Unsparingly, Nixon began the War on Drugs in conjunction with this vilification. In 1970, he signed the Controlled Substances Act, banning the use, sale, and transport of psychedelics by making them a Schedule I drug, designating them as having no accepted medical use and a high potential for abuse and tightly controlling research. Nixon’s decision greatly derailed promising research into psychedelics as a treatment for depression, addiction, and anxiety, among other mental health problems. Researching psychedelics became both a bureaucratic nightmare and a social taboo. Up until the mid to late 2000s, research was effectively halted. Through decriminalization, however, cities are bucking this restriction.

Dr. Jeffrey Bratberg, a clinical professor at the University of Rhode Island, acknowledges the taboo still surrounding the medicalization and research of psilocybin mushrooms and other psychedelics, “but [the government] is coming around to this group of drugs.” Nonetheless, psychedelics remain Schedule I drugs. What research has been done, however, shows encouraging results.

In a 2014 study by Johns Hopkins, over a third of smokers treated with psilocybin did not pick up a cigarette for 12 months following their trip. Other studies have shown promising results when exploring psilocybin as a treatment for otherwise treatment-resistant depression, anxiety, and OCD. A 2017 psychological study at the University of Adelaide confirmed what many already believed: the medical benefits are commonly attributed to psychedelics’ ability for one to “step back” from themselves, changing the way participants view themselves and the issues plaguing them through a process dubbed “ego-death.” “Ego-death” is understood as a complete loss of self-identity—an experience common in mushroom trips. Users are able to step outside “the self” to look at the world and their issues more holistically. Even if a user doesn’t experience “ego-death,” professionals have compared taking mushrooms to shaking a psychological snowglobe, disrupting the worn-in patterns your brain has fallen into and helping you to break out of possibly harmful routines.

    But these studies have been small-scale and many in the medical community believe more research needs to be done before we can confidently utilize mushrooms as a medical tool. Due to the crackdown in the 70s,  “We’re 50 years behind on research,” notes Dr. Bratberg. In his opinion, and in the opinion of many other experts, the route to a future where mushrooms can be effectively used is one where psilocybin can be standardized. He notes that “with two mushrooms that look exactly the same, one could have much more psilocybin than the other, making it hard to effectively use.” To start regulating these drugs, the FDA needs to relabel psychedelics as drugs with medical benefits, which means “convincing the government or private companies to fund it… We have to resurrect and redo some of the trials [done in the 50s and 60s]. And if the trials show a significant enough effect, we can get it approved,” says Dr. Bratberg. This process has already begun. The US Food and Drug Administration has granted studies of both psilocybin mushrooms and MDMA, the active ingredient in ecstasy, a “breakthrough therapy” status, fast-tracking their future research through close collaboration with the FDA.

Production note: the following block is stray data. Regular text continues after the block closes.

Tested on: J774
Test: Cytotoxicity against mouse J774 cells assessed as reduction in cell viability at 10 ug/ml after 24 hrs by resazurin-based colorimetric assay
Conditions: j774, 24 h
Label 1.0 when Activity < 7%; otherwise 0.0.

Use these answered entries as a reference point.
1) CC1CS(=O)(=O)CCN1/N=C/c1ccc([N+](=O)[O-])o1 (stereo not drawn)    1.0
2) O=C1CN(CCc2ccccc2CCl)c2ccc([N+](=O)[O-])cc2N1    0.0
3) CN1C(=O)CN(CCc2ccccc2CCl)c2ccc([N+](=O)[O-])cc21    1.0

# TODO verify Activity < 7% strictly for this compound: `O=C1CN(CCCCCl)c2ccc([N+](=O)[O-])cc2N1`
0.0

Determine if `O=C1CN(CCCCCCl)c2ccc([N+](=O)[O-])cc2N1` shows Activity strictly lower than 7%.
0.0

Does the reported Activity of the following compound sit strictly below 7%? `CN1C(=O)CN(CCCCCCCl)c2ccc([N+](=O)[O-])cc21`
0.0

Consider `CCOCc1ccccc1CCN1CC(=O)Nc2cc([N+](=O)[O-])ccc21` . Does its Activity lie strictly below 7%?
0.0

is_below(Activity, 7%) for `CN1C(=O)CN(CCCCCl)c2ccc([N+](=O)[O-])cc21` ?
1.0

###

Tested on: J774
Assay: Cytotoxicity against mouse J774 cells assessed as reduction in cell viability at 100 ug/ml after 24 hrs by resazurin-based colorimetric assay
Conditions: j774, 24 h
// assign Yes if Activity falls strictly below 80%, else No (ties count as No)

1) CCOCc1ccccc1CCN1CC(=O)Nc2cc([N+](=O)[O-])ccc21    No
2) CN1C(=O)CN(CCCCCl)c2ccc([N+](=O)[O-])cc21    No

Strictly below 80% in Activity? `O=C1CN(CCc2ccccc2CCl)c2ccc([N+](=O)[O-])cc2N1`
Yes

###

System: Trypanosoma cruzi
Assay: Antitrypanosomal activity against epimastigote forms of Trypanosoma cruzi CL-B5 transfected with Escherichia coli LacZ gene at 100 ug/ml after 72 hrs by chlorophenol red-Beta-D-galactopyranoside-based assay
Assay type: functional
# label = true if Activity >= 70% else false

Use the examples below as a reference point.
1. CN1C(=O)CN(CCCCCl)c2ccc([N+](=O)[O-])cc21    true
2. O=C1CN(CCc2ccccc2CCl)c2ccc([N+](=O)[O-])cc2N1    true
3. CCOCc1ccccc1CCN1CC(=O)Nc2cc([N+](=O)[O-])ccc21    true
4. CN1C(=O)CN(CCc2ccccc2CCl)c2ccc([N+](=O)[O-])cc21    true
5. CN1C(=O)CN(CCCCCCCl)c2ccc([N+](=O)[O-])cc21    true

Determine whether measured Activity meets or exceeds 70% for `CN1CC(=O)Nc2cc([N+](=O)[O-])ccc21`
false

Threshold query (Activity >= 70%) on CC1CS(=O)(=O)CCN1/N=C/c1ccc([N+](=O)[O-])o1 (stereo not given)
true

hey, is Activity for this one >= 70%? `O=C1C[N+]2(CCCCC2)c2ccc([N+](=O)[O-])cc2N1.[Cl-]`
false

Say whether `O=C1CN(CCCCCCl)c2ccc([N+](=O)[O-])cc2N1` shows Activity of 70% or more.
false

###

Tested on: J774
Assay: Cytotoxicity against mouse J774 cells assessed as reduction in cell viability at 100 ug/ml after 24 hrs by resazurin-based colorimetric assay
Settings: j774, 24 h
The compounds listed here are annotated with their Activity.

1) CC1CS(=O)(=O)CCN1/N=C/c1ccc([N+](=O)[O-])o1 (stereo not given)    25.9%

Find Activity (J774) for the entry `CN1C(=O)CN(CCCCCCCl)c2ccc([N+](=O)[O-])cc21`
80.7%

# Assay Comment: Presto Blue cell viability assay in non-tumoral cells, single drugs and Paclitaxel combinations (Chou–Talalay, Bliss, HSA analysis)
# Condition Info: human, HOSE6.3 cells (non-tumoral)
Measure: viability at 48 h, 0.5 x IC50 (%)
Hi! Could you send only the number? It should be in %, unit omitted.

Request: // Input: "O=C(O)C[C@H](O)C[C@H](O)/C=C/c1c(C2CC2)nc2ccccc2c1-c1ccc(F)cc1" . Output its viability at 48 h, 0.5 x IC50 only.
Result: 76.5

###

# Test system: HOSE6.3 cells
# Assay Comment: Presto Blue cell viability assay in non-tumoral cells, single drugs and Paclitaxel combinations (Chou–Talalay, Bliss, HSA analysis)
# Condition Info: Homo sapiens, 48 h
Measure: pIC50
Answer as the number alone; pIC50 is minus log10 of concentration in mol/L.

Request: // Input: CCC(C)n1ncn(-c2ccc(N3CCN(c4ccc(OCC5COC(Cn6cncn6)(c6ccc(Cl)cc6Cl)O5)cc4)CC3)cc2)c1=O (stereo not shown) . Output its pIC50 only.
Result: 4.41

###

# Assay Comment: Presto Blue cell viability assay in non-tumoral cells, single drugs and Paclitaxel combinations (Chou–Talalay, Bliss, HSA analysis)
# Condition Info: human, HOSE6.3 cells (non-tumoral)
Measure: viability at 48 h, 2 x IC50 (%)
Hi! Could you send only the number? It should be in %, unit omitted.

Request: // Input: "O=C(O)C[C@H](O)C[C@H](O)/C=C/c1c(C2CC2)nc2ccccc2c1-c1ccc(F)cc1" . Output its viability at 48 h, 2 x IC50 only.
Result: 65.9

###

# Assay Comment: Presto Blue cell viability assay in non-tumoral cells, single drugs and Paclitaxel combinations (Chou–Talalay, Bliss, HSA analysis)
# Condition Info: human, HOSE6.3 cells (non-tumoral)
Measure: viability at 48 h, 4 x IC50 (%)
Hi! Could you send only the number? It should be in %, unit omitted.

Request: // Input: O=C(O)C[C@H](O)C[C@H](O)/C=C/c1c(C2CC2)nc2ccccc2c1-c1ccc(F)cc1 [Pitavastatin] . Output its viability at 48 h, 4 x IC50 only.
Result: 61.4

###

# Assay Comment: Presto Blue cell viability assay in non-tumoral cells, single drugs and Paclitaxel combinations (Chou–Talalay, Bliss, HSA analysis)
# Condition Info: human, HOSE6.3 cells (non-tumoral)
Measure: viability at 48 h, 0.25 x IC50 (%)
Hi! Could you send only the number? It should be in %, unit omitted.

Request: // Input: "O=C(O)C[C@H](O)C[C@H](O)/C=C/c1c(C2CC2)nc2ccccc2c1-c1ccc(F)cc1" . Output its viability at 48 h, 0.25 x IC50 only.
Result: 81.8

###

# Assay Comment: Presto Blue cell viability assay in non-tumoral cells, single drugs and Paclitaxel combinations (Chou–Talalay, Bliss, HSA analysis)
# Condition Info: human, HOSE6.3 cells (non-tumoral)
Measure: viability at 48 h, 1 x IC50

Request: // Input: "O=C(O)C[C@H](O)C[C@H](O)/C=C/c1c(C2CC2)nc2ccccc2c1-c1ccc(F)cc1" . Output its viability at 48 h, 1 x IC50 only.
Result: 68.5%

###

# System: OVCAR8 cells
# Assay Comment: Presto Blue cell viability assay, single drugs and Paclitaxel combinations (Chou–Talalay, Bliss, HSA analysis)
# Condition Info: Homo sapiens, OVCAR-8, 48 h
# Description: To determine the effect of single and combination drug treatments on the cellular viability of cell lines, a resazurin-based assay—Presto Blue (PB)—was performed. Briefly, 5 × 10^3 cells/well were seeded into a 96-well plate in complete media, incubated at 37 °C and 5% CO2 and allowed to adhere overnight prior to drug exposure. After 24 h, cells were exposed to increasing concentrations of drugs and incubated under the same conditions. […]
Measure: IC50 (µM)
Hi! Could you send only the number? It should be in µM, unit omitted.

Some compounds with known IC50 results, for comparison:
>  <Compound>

As one might expect, visual hallucinations and euphoric feelings are common when tripping on psilocybin. The experience is different for everyone, but one mushroom user I spoke with said that “it felt like the purest form of existence. The voice in my head was muted and my understanding felt objective and so powerful.” Another described their closeness with nature while tripping: “I could feel plants breathing. I also sensed waves of energy from large rocks.” Another user I spoke with microdosed (or, consumed an unnoticeable amount of mushrooms) often over the period of a couple of months, stating that afterward, she was able to “step back from” sensations like being too hot or cold thanks to greater control of their mind.

Despite promising research, psychedelics like psilocybin can have potentially harmful effects. Bad trips do happen, which can lead to serious psychological damage. Eight percent of users who reported bad trips sought psychological help afterward. In some very rare instances, those with increased risk of serious mental health issues, such as schizophrenia, can have psychological breaks triggered by the drugs. These concerns are not reflected in clinical trials, as researchers screen potential users to minimize the risk. And, like any mind-altering substance, mushrooms must be taken carefully and users must recognize that their judgment is compromised when high.